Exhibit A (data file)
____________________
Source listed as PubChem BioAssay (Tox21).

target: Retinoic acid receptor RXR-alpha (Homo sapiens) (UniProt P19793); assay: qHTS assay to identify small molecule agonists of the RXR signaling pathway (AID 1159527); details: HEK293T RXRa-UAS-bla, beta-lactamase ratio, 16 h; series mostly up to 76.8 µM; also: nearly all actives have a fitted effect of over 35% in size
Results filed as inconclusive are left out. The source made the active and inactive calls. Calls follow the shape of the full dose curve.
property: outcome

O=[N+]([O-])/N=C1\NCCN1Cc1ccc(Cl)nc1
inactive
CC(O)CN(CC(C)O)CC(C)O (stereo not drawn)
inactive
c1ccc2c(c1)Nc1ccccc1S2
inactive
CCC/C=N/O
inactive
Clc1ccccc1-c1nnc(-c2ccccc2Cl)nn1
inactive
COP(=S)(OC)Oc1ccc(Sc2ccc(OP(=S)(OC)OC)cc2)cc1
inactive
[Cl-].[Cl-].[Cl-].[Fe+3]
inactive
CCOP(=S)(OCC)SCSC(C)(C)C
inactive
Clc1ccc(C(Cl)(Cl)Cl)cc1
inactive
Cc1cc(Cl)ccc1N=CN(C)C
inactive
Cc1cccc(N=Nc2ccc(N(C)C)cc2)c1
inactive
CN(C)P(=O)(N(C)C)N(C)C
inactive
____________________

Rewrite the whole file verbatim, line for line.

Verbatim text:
Source listed as PubChem BioAssay (Tox21).

target: Retinoic acid receptor RXR-alpha (Homo sapiens) (UniProt P19793); assay: qHTS assay to identify small molecule agonists of the RXR signaling pathway (AID 1159527); details: HEK293T RXRa-UAS-bla, beta-lactamase ratio, 16 h; series mostly up to 76.8 µM; also: nearly all actives have a fitted effect of over 35% in size
Results filed as inconclusive are left out. The source made the active and inactive calls. Calls follow the shape of the full dose curve.
property: outcome

O=[N+]([O-])/N=C1\NCCN1Cc1ccc(Cl)nc1
inactive
CC(O)CN(CC(C)O)CC(C)O (stereo not drawn)
inactive
c1ccc2c(c1)Nc1ccccc1S2
inactive
CCC/C=N/O
inactive
Clc1ccccc1-c1nnc(-c2ccccc2Cl)nn1
inactive
COP(=S)(OC)Oc1ccc(Sc2ccc(OP(=S)(OC)OC)cc2)cc1
inactive
[Cl-].[Cl-].[Cl-].[Fe+3]
inactive
CCOP(=S)(OCC)SCSC(C)(C)C
inactive
Clc1ccc(C(Cl)(Cl)Cl)cc1
inactive
Cc1cc(Cl)ccc1N=CN(C)C
inactive
Cc1cccc(N=Nc2ccc(N(C)C)cc2)c1
inactive
CN(C)P(=O)(N(C)C)N(C)C
inactive